Down syndrome can be detected before birth to a large extent. Because it is a chromosomal disorder, the only way to confirm that a baby has or has not Down Syndrome is to test the baby’s cells for its chromosomes.
However, since this kind of direct testing is costly and adds a very slightly increased risk of miscarriage, it is not offered to every pregnant mother. The direct test is offered usually when the indirect test says there is a higher than average risk (referred to as screen positive)

The indirect testing is called screening test. We offer two screening tests and these are considered as standard. You have to remember that screening tests cannot say whether or not a baby has Down Syndrome. It can only say whether there is a high or a low chance of the baby having Down Syndrome.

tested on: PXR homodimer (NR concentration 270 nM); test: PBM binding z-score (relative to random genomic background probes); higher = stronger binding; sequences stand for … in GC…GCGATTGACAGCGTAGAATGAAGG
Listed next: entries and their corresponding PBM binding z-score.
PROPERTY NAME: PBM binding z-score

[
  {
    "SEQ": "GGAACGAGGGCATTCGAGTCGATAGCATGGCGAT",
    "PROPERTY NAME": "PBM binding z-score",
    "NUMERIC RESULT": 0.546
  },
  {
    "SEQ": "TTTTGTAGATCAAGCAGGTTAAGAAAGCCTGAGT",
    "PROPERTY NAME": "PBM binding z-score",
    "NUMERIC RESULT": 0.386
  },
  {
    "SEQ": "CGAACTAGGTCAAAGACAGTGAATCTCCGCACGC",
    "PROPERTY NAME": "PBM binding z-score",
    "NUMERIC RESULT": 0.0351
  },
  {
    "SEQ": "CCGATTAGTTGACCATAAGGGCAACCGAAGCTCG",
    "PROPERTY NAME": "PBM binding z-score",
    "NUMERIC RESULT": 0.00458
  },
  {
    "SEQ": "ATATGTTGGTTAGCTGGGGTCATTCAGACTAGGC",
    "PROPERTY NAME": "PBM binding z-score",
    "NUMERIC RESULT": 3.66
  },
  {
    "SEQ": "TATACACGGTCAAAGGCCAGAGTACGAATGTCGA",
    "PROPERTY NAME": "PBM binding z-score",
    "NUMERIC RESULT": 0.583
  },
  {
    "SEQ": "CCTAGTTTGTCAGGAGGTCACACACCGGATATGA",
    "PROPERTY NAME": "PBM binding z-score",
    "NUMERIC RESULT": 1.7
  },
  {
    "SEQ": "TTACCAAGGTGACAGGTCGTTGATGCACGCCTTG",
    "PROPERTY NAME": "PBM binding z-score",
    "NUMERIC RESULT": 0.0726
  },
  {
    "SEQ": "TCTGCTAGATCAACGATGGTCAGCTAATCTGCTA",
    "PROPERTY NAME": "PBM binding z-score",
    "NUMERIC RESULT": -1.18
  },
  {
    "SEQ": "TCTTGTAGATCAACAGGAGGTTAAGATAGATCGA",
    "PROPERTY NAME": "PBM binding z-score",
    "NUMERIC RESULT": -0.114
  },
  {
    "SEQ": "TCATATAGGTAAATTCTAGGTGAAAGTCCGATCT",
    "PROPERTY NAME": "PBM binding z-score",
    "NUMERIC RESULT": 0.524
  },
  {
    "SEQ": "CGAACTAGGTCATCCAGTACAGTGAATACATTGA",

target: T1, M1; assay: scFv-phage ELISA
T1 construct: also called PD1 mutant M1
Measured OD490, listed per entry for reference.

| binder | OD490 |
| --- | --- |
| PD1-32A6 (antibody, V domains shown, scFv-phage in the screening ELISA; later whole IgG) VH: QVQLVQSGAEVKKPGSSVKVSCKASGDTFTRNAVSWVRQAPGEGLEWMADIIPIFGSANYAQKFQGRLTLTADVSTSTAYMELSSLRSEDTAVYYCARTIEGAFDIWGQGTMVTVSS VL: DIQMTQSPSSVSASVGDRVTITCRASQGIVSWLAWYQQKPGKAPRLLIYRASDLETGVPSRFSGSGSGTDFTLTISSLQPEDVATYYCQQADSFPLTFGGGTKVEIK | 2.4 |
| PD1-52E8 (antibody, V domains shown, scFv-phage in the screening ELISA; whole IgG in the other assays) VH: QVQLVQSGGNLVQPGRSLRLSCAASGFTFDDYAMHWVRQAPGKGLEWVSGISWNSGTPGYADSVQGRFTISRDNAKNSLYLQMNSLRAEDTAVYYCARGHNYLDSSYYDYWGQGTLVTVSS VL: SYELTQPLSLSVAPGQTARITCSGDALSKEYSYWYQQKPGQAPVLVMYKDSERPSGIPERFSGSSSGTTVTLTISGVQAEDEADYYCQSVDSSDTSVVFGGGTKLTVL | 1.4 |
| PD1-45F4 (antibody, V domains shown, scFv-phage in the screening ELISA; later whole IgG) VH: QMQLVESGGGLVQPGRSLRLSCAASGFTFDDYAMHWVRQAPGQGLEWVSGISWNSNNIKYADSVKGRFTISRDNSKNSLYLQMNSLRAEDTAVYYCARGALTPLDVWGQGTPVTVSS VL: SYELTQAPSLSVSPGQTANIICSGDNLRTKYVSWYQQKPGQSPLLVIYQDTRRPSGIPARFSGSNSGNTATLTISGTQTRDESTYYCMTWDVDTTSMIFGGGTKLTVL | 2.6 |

For all women where the indirect test (or screening test) says high-risk for Down syndrome, they have to undergo further testing to make sure if the baby has Down Syndrome or not. Depending on various factors, we will guide you into one of four options when there is high risk : cell-free fetal DNA test, chorionic villus sampling, amniocentesis, or fetal blood sampling. You can also, after clearly understanding the test result, deny any further testing. We will counsel you about the pros and cons of all these options.

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